Through the microscope

Watson Bactils

Watson Bactils

Look at my Watson Bactils. Aren’t they pretty? The correct answer to that question is, “Yes, yes they are pretty. Very very pretty indeed.”

The white one is a new acquisition. I shouldn’t have bought it but I did. It was white, I had to. My usual excuse is “It was black and shiny, I had to.”
I should have thought it through in advance. Something along the lines of “a man came to the door with this white microscope and held the cat hostage…”

My husband is a bit grumpy about it. Luckily, the White Bactil needs some lighting so I distracted him by suggesting he make me an LED illuminator. He very much enjoys playing with electronics and has been mucking about with LED lights for weeks. He’s been making LED displays. Very dull, until I need a display 🙂

Bactils are fine microscopes. Very fine. They’re very heavy too. There’s no way you could knock one off the table, unless you knocked the table with a small car, but should you knock one off the table pray it doesn’t land on your foot.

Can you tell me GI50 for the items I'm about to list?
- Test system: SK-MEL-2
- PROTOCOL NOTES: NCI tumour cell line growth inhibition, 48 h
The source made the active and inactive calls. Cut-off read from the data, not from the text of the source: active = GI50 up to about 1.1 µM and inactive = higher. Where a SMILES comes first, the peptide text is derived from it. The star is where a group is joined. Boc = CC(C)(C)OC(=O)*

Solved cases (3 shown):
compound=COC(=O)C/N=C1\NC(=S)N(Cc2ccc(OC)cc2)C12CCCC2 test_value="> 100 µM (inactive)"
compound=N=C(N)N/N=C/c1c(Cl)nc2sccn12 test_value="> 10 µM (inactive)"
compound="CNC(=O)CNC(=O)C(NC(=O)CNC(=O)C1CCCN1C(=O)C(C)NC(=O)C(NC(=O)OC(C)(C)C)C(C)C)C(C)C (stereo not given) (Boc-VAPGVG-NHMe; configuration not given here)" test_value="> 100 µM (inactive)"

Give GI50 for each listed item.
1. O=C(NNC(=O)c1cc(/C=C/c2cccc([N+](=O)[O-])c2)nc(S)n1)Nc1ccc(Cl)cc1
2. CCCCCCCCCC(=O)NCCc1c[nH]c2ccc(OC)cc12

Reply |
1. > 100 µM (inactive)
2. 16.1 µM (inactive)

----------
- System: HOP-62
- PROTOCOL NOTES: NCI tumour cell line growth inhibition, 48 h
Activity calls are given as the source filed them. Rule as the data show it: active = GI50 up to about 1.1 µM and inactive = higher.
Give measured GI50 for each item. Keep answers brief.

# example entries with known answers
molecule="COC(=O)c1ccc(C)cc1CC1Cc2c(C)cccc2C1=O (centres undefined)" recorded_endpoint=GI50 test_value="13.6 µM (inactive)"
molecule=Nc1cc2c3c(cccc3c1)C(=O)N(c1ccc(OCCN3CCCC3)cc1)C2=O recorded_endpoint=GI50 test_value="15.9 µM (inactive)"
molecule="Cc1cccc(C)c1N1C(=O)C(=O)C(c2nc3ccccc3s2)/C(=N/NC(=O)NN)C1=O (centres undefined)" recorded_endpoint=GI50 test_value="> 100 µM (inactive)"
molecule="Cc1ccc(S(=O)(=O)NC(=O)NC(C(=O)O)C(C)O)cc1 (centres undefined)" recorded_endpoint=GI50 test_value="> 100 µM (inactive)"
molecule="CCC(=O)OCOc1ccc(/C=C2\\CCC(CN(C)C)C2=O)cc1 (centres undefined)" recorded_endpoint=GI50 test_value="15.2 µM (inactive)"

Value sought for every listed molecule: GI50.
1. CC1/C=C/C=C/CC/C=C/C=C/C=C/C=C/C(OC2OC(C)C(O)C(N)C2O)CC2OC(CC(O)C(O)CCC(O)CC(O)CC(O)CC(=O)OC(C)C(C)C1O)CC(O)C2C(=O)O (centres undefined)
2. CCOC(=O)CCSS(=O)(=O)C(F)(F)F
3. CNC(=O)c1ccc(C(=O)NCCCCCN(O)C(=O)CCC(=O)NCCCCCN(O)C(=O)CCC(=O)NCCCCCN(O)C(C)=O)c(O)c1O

As I mentioned earlier, the white Bactil has no lamp unit. I spent sometime looking at lamp housings and LED lights and fretting about condenser lenses and field diaphragms for Kohler illumination before it dawned on me that it would be far simpler, and considerably cheaper, to stick a mirror onto a piece of MDF and bung it underneath.

Lamp housings (decent ones that will fit) are hard to find, especially if you’re as impatient as I am. They are also expensive. A mirror is cheap, simple and easy. I can paint my bit of MDF the right colour, I can cut it to fit perfectly and because I have a glorious Vickers external illuminator I can get Kohler illumination for less than the cost of a bus fare into the city. It will look perfect too, unlike the more expensive option.

Don’t tell my husband of my cunning plan though, he’s already started building my lamp. He just started soldering microchips to LEDs. The sitting room looks we’re using lightning bolts instead of lightbulbs at the moment. I’m not sure how much light he thinks I need but I’m certain I’ll lose my retinas if I look at that through a lens!

I shall call his microscope illuminator Thor 1.0.


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